Hybrids are the latest food trend. The most famous hybrid being the Cronut which has the whole country in a tizzy. Months after it's initial incarnation, lines still form outside Dominique Ansel starting before sunrise as tourists and New Yorker's alike wait for one of the famous croissant-doughnut hybrids. I was lucky enough to try one (thanks Jen Sharp!) and while it was delightful, I don't have the patience to wait hours for such a thing. I don't like waiting and I don't like lines especially when I am hungry.
Now that Cronuts have become so famous, hybrids have been popping up all over the place. The doughnoli, the dangle, the cruffin, and my new favorite the scuffin (the scone-muffin duh)! I became acquainted with the scuffin a few weeks back when the NYTimes ran an article about the different pastry hybrids. This particular version caught my eye since making them and then eating them didn't seem like it was going to send me into cardiac arrest right after.
I made them yesterday morning thinking I would have breakfast for the week. Instead, Tyler ate 4 1/2 of them in the span 7 hours so it's safe to say the are a crowd pleaser. They are ridiculously satisfying (something about that hidden pocket of jam) and incredibly filling (rye flour!) which is why they make for the most perfect weekday breakfast. That and the name is really fun to say.
Recipe via the NYTimes
I umm forgot to add the flaxseed meal/wheat germ and if you do the same (or don't have any on hand) it wont be the end of the world. I think having it would make it a little nuttier and more filling which is always a good thing (especially when these are being consumed for breakfast). I was also out of whole-wheat flour so I replaced it with rye and that swap works brilliantly especially when paired with apricot-peach jam. The spices in here can be adapted to whatever you like (the original recipe called for cardamon instead of ginger) so use what makes sense with the jam of your choice!
4 tablespoons unsalted butter (2 ounces), plus 1 tablespoon for buttering muffin cups
1 cup whole-wheat or rye flour (4 1/2 ounces)
3/4 cup all-purpose flour (3 ounces)
1/4 cup plus 1 tablespoon flaxseed meal or wheat germ (1 ounce)
3 tablespoons light brown or raw sugar (2 ounces), plus extra for sprinkling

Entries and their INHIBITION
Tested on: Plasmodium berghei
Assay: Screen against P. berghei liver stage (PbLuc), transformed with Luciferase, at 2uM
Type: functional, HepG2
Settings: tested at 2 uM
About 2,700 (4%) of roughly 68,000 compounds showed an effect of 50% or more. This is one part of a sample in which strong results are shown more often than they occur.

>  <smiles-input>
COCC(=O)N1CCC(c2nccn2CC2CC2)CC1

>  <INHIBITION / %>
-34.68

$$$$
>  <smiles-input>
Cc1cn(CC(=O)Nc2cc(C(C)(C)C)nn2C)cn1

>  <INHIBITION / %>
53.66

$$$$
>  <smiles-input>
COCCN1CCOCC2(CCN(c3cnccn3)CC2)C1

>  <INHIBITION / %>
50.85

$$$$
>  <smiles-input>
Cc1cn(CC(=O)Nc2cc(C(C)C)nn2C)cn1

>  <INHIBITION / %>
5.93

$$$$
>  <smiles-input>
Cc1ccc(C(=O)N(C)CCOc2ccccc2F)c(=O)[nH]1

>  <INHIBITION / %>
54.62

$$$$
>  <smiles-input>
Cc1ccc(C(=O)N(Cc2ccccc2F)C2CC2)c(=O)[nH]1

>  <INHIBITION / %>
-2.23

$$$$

1 1/2 teaspoons baking powder
1 teaspoon cinnamon
1 teaspoon ground ginger
Pinch of cloves
1/2 teaspoon sea salt or kosher salt
1/3 cup whole milk
1/3 cup heavy cream or half and half
3/4 cup fruit jam, conserves, preserves or fruit butter (do not use jelly or marmalade)
Heat oven to 350 degrees. Melt 2 tablespoons butter in a microwave or over very gentle heat. Using a pastry brush, butter the cups of a standard-size (3 1/2-ounce-capacity) 12-cup muffin tin. Let each coat of butter cool, then apply another coat; continue until the 2 tablespoons are all used.
In a mixing bowl, combine dry ingredients. Meanwhile, melt remaining 4 tablespoons butter, add to dry ingredients and mix with a fork until just combined.
In another bowl, whisk together egg, milk and cream. Add to dry ingredients and mix to combine (the dough will be quite sticky).
Reserving about a quarter of the dough for topping, scoop 2 tablespoons dough into each cup. Using the back of a spoon, press dough gently down into the cups. The dough will move up the sides, and there should be a shallow well in each dough cup. Don’t worry if the dough doesn’t come all the way up to the top; there should be about 1/2 inch of space between the top of the dough and the rim of the cup.
Spoon about 1 tablespoon jam into each well. Using your fingers, pinch remaining dough into small clumps and scatter evenly over the jam in each cup, making a bumpy topping. Sprinkle sugar over the tops.
Bake 20 to 25 minutes, or until browned. Let cool in the pan on a rack; run a blade around the sides of each scuffin before turning out.